Five Blackwater Worldwide security guards – Donald Ball, Dustin Heard, Evan Liberty, Nick Slatten and Paul Slough – working under Blackwater’s contract to protect State Department personnel in Iraq, are charged with spraying a busy intersection with machine-gun fire and grenades, killing at least 14 unarmed civilians and wounding 20 others. One man, prosecutors said Monday, was shot in the chest with his hands raised in submission.
Assistant Attorney General Patrick Rowan proclaims, those who engage “in unprovoked attacks will be held accountable.” But, is that true?
It appears more that our government is deflecting all scrutiny from the corporate higher-ups who employed the guards – to say nothing of the policymakers whose decisions made the shootings possible, if not inevitable.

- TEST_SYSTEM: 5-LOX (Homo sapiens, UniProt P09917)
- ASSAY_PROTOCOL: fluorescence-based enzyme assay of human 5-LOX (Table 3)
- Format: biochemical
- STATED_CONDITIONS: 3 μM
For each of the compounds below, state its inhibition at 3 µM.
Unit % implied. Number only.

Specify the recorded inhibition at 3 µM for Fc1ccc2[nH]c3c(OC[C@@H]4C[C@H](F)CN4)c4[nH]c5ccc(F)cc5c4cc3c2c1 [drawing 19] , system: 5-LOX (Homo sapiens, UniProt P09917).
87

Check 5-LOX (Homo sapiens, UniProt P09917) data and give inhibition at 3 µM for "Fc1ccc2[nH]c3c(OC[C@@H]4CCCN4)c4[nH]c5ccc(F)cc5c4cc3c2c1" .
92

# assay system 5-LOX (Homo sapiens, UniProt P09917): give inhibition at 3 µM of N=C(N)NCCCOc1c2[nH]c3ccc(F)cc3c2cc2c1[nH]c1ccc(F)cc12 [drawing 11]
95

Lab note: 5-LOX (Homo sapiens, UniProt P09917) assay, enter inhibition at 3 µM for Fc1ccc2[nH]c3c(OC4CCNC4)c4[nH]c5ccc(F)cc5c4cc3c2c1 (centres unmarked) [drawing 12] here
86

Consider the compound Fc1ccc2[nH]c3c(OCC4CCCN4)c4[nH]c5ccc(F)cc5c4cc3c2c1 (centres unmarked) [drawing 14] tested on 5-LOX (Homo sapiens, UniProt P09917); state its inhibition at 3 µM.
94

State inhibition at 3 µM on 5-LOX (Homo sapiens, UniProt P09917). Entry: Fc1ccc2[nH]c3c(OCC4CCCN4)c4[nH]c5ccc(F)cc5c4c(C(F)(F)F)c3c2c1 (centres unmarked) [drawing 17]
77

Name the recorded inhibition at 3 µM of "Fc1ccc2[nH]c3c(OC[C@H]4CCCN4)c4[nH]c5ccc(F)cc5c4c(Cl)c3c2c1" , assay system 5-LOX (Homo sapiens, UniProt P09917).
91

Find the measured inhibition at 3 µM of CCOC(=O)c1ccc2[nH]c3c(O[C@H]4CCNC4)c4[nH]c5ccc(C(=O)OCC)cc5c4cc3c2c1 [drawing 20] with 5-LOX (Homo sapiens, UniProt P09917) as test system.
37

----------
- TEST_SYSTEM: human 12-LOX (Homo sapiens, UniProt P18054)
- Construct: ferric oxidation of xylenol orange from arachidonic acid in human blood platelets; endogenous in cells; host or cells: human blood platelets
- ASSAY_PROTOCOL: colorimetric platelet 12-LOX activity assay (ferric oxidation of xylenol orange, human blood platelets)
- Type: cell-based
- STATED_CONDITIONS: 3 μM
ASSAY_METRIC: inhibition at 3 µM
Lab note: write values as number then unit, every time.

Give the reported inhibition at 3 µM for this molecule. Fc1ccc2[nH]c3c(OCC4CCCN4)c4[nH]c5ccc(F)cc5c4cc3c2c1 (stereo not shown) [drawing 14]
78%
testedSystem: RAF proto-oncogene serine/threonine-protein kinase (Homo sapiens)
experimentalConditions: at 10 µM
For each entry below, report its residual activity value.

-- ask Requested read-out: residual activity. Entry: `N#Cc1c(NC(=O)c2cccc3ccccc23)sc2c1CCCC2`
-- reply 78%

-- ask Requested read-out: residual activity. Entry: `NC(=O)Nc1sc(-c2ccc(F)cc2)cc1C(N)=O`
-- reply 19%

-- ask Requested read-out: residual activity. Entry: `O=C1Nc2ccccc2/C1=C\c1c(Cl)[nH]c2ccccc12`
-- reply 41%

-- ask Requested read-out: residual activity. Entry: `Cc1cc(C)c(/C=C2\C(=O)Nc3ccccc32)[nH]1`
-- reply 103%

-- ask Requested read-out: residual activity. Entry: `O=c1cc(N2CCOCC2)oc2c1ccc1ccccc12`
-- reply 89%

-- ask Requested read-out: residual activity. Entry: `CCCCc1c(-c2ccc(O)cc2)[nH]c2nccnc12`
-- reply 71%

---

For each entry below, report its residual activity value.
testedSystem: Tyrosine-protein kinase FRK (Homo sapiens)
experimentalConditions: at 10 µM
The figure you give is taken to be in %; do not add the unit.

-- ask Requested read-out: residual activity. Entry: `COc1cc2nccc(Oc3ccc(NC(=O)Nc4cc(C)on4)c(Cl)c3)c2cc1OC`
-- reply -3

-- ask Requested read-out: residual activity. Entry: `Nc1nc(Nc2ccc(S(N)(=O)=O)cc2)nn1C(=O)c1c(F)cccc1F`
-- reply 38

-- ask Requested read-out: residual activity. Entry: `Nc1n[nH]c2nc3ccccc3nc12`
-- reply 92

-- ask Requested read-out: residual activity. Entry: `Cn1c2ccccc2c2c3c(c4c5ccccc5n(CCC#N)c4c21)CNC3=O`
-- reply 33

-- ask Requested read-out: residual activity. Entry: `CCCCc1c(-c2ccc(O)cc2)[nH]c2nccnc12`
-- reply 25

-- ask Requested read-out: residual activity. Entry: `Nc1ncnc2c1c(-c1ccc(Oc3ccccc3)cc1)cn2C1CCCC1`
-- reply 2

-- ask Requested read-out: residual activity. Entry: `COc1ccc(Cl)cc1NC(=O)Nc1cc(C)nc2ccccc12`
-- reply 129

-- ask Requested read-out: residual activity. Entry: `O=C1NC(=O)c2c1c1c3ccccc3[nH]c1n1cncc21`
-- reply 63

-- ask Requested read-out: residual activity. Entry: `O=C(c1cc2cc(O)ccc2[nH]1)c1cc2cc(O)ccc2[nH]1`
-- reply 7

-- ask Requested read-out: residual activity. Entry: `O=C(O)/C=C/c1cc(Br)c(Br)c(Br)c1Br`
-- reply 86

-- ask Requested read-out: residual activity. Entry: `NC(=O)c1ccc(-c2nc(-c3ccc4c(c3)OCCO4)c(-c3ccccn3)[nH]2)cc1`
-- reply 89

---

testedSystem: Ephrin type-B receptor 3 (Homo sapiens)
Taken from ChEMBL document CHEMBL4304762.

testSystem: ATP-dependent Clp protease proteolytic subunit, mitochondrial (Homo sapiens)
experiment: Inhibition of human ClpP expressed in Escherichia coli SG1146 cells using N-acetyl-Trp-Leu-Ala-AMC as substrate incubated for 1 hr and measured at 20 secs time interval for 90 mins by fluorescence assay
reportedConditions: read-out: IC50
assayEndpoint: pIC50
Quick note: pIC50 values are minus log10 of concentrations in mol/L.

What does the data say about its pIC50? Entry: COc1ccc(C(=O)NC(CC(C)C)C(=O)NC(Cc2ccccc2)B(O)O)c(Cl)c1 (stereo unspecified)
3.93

Why are there no charges filed against the North Carolina-based Blackwater firm—the biggest U.S. security contractor in Iraq—or any of the company’s executives? Blackwater no doubt has rules and regulations about when and where its people can discharge their weapons. But were those rules enforced? Did the guards who were indicted have any reason to believe they would be punished for their rampage? Or were the shootings considered acceptable inside the Blackwater bunker?
Blackwater Company executives should have to answer these and other questions—under oath.